Egypt: The Tomb of Ramesses III, Valley of the Kings, Egypt

The Tomb of Ramesses III, Valley of the Kings, Egypt

by Jimmy Dunn writing as Mark Andrews

The Tomb of Ramesses III (KV 11) is really a rather complex system. It has been known since antiquity, but was first partially explored during modern times by James Bruce in 1768. Later, William Browne gained access to the burial chamber in 1792, and Belzoni removed the sarcophagus and lid, which are now, respectively, in the Louvre and Fitzwilliam Museum. He named it the "Tomb of the Harpists", due to a bas relief representation of two blind harpists.However, European travelers often referred to the tomb as "Bruce's Tomb". The tomb is beautifully decorated with grand colors that remain vivid.

The Tomb of Ramesses III, Valley of the Kings, Egypt

The tomb is 125 meters long and follows typical plans of the Nineteenth Dynasty's tombs, though it has an unusual number of annexes. From the entrance, a stairway leads to the first corridor, which has an annex on either side. This corridor leads directly two a second corridor that has four small annexes on either side. The second corridor leads to a dead end room, but with a third corridor leading off from the right side. This change in axis was due to the fact that workmen came across Amenemesses' tomb and so were required to make adjustments to avoid it. Up to the point of this change in axis, the tomb was actually built for Setnakht, who apparently abandoned the work at this point. Ramesses III offset the tomb, and continued the work as his own.

The Tomb of Ramesses III, Valley of the Kings, Egypt

The Tomb of Ramesses III, Valley of the Kings, Egypt

From the third corridor, we finally reach the ritual shaft, and then a four pillared hall with one large annex off to its right. After the pillared hall, a fourth corridor takes us to a two room vestibule, and then finally to the burial chamber. The burial chamber has one annex leading off from each of its corners, plus a fifth annex at the rear.

The Tomb of Ramesses III, Valley of the Kings, Egypt

At the entrance to the tomb are unique, twin Hathor-headed columns. Between them is the standard solar disc with goddesses. The first several corridors were decorated for Sethnakhte, with remnants of his name still present. Passages from the Litany of Re adorn their walls. However, the side chambers were added by Ramesses III, and are decorated with unique secular scenes, including paintings of the royal armory, representations of boats, and the famous blind harpists. There are also scenes of the king's treasury showing luxury items, some of which were clearly imported from Aegean.

The Tomb of Ramesses III, Valley of the Kings, Egypt

After the offset, the decorative program clearly becomes that of Ramesses III's work. Scenes from the Amduat are found in the corridor leading from the offset, while standard divine scenes decorate the ritual shaft. The four pillared hall is decorated with scenes from the Book of Gates, with Ramesses and various deities on the pillars themselves. The final corridor is inscribed with material from the Opening of the Mouth ceremony.

In the antechambers, we find decorations depicting various deities. Within the burial chamber itself are to be found decorations form the Book of Gates and the Book of the Earth. Interestingly, there are no ceiling decorations, but the side rooms are decorated with texts an an example of the Book of the Divine Cow.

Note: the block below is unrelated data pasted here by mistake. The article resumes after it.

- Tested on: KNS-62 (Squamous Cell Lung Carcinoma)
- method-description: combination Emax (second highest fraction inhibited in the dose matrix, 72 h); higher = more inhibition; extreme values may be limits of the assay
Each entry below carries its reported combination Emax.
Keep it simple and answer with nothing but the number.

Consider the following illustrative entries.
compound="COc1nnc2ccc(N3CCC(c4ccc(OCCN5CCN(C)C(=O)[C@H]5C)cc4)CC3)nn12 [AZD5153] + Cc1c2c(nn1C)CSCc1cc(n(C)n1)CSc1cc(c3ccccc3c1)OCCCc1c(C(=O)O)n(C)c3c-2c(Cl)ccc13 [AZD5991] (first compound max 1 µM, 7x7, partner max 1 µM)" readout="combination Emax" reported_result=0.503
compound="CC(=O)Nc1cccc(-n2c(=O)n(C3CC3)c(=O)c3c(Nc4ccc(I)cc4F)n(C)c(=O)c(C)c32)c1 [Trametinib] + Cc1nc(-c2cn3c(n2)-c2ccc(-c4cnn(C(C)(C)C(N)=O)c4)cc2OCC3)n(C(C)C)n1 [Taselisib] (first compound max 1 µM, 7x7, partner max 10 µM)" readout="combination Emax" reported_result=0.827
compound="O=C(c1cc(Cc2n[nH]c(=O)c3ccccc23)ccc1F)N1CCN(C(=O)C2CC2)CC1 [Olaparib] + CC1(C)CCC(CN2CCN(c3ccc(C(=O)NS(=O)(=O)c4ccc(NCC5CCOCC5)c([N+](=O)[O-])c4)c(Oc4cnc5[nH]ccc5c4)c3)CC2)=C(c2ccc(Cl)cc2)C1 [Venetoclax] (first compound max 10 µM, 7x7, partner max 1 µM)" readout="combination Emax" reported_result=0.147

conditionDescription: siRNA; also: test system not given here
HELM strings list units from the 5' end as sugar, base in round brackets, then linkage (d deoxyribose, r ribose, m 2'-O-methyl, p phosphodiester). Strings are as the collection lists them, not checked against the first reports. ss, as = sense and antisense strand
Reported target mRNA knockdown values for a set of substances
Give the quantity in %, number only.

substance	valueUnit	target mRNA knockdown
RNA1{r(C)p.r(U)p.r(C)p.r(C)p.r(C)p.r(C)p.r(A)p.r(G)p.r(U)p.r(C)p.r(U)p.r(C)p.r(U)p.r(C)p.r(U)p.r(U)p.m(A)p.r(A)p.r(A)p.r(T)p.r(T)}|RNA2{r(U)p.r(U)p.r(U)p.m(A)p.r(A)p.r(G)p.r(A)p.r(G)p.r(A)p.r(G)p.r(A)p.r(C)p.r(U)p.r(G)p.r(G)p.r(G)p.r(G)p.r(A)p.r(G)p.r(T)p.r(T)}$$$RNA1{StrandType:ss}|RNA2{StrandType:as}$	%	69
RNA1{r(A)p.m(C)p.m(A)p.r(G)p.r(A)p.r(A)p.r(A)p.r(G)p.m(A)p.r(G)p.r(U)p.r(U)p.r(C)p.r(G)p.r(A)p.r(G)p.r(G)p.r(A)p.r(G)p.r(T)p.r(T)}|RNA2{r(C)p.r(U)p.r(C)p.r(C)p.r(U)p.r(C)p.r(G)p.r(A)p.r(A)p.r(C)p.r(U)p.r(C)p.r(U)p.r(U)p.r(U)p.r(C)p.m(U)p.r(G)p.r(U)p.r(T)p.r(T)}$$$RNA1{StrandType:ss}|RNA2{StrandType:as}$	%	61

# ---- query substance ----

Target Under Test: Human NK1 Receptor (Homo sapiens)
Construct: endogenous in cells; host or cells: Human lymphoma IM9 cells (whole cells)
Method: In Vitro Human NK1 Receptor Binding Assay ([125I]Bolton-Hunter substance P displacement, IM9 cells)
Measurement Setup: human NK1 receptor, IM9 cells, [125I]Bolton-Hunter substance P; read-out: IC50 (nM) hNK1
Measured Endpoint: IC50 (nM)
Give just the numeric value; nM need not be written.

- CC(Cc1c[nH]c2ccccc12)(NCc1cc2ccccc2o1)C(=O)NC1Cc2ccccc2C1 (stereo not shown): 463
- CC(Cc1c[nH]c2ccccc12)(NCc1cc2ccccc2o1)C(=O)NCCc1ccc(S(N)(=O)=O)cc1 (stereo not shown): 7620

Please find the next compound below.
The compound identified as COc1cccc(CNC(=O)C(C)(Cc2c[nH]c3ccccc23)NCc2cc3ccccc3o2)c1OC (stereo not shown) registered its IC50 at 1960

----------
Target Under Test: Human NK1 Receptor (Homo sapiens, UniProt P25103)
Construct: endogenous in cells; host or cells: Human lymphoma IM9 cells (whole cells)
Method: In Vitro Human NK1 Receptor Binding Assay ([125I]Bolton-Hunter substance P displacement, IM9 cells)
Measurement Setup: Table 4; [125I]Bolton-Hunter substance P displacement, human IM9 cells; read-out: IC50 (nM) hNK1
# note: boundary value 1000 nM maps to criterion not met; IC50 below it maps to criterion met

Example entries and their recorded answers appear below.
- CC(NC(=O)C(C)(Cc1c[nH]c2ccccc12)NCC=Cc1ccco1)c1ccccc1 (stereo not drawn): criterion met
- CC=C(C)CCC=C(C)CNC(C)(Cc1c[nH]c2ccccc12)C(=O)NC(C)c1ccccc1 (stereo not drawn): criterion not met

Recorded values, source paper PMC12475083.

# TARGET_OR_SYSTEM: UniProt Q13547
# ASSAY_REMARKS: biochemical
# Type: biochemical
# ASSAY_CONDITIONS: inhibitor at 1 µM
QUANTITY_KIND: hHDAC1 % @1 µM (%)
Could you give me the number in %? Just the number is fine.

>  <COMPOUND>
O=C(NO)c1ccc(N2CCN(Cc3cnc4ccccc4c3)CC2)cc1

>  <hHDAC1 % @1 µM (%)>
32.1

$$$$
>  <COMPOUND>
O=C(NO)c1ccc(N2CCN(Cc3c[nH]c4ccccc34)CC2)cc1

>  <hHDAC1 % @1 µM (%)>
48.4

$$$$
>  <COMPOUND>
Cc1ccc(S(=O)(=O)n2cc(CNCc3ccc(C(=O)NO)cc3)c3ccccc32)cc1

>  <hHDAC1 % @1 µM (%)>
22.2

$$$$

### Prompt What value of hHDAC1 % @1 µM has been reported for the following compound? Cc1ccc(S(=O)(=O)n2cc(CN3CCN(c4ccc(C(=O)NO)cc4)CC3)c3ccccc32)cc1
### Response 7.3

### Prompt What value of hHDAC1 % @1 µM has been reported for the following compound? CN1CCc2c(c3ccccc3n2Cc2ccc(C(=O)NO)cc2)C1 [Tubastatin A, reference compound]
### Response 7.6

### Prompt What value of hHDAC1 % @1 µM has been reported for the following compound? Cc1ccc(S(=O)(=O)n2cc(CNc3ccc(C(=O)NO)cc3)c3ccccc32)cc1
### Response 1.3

There was little in the way of funerary equipment found in the Tomb. Other than the sarcophagus mentioned above, with the exception of five shabtis figures cast in solid bronze, now in the British Museum, in Turin, in the Louvre, and in the Oriental Museum in Durham.

General Site Information

  • Structure: KV 11

  • Location: Valley of the Kings, East Valley, Thebes West Bank, Thebes

  • Owner: Rameses III

  • Other designations: 1 [Champollion], 11 [Lepsius], 17 [Hay], 5e Tombeau l'est

    [Description], Bruce's Tomb, F [Burton], Harper's Tomb, K, plan K [Pococke]

  • Site type: Tomb


  • Axis in degrees: 178.72

  • Axis orientation: South

Site Location

  • Latitude: 25.44 N

  • Longitude: 32.36 E

  • Elevation: 175.89 msl

  • North: 99,539.973

  • East: 94,050.193

  • JOG map reference: NG 36-10

  • Modern governorate: Qena (Qina)

  • Ancient nome: 4th Upper Egypt

  • Surveyed by TMP: Yes


  • Maximum height: 6.55 m

  • Mininum width: 0.75 m

  • Maximum width: 13.85 m

  • Total length: 188.11 m

  • Total area: 702.02 m

  • Total volume: 2174.29 m

Additional Tomb Information

  • Entrance location: Base of sloping hill

  • Owner type: King

  • Entrance type: Ramp

  • Interior layout: Corridors and chambers

  • Axis type: Straight


  • Grafitti

  • Painting

  • Sunk relief

Categories of Objects Recovered

  • Human mummies

  • Tomb equipment

  • Vessels


History of Exploration

  • Pococke, Richard (1737-1738): Mapping/planning

  • Bruce, James (1769): Epigraphy

  • Bruce, James (1769): Mapping/planning

  • Browne, William George (1792): Visit

  • Napoleonic Expedition (1799): Epigraphy

  • Belzoni, Giovanni Battista (1816, 1819): Excavation (removal of sarcophagus and lid)

  • Burton, James (1825): Mapping/planning

  • Hay, Robert (1825-1835): Epigraphy

  • Franco-Tuscan Expedition (1828-1829): Epigraphy

  • Lepsius, Carl Richard (1844-1845): Epigraphy

  • Service des Antiquits (1895): Excavation

  • Marciniak, Marek (1981): Epigraphy






Reference Number

Complete Valley of the Kings, The (Tombs and Treasures of Egypt's Greatest Pharaohs)

Reeves, Nicholas; Wilkinson, Richard H.


Thames and Hudson Ltd

IBSN 0-500-05080-5

Guide to the Valley of the Kings

Siliotti, Alberto


Barnes & Noble Books

ISBN 0-7607-0483-x

Valley of the Kings

Weeks, Kent R.



ISBN 1-5866-3295-7

Valley of the Kings

Heyden, A. Van Der

Al Ahram/Elsevier

Last Updated: June 20th, 2011